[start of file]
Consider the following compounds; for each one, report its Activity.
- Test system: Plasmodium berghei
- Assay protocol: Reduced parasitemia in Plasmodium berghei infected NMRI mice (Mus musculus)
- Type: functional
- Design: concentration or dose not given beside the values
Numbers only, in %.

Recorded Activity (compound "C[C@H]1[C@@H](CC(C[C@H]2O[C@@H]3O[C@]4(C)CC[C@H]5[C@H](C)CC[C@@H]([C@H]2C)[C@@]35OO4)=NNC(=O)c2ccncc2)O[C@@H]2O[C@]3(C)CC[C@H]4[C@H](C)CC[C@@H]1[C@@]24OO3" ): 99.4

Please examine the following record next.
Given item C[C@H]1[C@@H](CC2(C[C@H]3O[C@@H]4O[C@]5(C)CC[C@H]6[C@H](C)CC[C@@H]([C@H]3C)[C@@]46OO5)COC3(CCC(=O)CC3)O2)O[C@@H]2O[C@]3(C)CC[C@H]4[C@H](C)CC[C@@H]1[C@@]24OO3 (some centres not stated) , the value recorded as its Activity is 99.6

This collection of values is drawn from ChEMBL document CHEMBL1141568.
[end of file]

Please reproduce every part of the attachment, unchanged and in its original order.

Consider the following compounds; for each one, report its Activity.
- Test system: Plasmodium berghei
- Assay protocol: Reduced parasitemia in Plasmodium berghei infected NMRI mice (Mus musculus)
- Type: functional
- Design: concentration or dose not given beside the values
Numbers only, in %.

Recorded Activity (compound "C[C@H]1[C@@H](CC(C[C@H]2O[C@@H]3O[C@]4(C)CC[C@H]5[C@H](C)CC[C@@H]([C@H]2C)[C@@]35OO4)=NNC(=O)c2ccncc2)O[C@@H]2O[C@]3(C)CC[C@H]4[C@H](C)CC[C@@H]1[C@@]24OO3" ): 99.4

Please examine the following record next.
Given item C[C@H]1[C@@H](CC2(C[C@H]3O[C@@H]4O[C@]5(C)CC[C@H]6[C@H](C)CC[C@@H]([C@H]3C)[C@@]46OO5)COC3(CCC(=O)CC3)O2)O[C@@H]2O[C@]3(C)CC[C@H]4[C@H](C)CC[C@@H]1[C@@]24OO3 (some centres not stated) , the value recorded as its Activity is 99.6

This collection of values is drawn from ChEMBL document CHEMBL1141568.